IMF: Poor nations could face ‘economic collapse’ unless G20 extends debt relief

International Monetary Fund logo is seen outside the headquarters building during the IMF/World Bank spring meeting in Washington, US, April 20, 2018. — Reuters pic
International Monetary Fund logo is seen outside the headquarters building during the IMF/World Bank spring meeting in Washington, US, April 20, 2018. — Reuters pic

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LONDON, Dec 3 — Poorer nations could be facing economic collapse unless the world’s richest economies agree to step up debt relief efforts, International Monetary Fund (IMF) chief Kristalina Georgieva warned on Thursday.

Some 60 per cent of low income countries are already in or at high risk of debt distress, compared to less than half that in 2015, Georgieva wrote in a blog co-authored with Ceyla Pazarbasioglu, director at the IMF Strategy, Policy and Review Department.

“For many of these countries, the challenges are mounting,” Georgieva and Pazarbasioglu warned.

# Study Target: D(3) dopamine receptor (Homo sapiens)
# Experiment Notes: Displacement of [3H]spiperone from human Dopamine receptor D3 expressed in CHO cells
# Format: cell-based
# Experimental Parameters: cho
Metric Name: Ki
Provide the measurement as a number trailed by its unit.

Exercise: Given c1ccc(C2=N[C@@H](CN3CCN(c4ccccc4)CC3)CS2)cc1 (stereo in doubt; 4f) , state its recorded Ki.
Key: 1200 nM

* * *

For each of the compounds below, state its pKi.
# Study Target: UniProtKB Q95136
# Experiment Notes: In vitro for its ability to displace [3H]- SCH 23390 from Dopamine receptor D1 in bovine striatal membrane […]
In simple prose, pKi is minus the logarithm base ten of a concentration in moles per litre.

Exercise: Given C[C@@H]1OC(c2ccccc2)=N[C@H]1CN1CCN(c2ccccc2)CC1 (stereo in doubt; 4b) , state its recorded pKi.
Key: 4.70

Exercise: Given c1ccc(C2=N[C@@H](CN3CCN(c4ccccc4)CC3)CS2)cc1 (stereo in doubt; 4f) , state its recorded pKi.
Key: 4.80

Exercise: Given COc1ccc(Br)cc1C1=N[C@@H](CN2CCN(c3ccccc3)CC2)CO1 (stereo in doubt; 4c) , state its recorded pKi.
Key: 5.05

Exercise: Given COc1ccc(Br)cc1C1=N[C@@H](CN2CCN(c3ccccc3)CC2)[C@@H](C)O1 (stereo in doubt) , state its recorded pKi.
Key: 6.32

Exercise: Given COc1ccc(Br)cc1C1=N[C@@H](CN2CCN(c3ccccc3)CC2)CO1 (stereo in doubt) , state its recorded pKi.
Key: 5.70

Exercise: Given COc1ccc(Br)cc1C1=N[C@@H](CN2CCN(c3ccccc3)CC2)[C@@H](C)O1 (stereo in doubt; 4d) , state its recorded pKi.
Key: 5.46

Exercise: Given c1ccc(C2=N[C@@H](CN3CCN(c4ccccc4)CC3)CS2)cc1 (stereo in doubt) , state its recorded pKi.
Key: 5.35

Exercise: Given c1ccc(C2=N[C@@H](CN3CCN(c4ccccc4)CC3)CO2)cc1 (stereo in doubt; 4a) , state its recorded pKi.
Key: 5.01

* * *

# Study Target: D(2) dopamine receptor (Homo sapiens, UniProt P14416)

“We may see economic collapse in some countries unless G20 creditors agree to accelerate debt restructurings and suspend debt service while the restructurings are being negotiated.”

The G20 group of major economies launched the Debt Service Suspension Initiative (DSSI) in spring 2020, designed to offer a temporary freeze in payments to low-income countries, many of which had already faced hefty debt burdens pre-pandemic. However, that initiative is running out at the end of the year.

Progress on another G20 plan, the Common Framework for Debt Treatments designed to reduce the overall debt burdens of poor countries, has been very slow.

“Recent experiences of Chad, Ethiopia, and Zambia show that the Common Framework for debt treatments beyond the DSSI must be improved,” the authors wrote, acknowledging that the Common Framework had yet to deliver on its promise.

The reasons for this were manifold — coordinating Paris Club and other creditors, as well as multiple government institutions and agencies within creditor countries slowed down decision making. In Chad’s case, having to restructure a large, collateralised obligation held by a private company and partly syndicated to a large number of banks and funds complicated progress.

“It is also critical that private sector creditors implement debt relief on comparable terms,” the authors wrote.

Meanwhile major central banks like the Federal Reserve preparing to unwind easy money policies could spell more trouble.

“No doubt 2022 will be much more challenging with the tightening of international financial conditions on the horizon.” — Reuters

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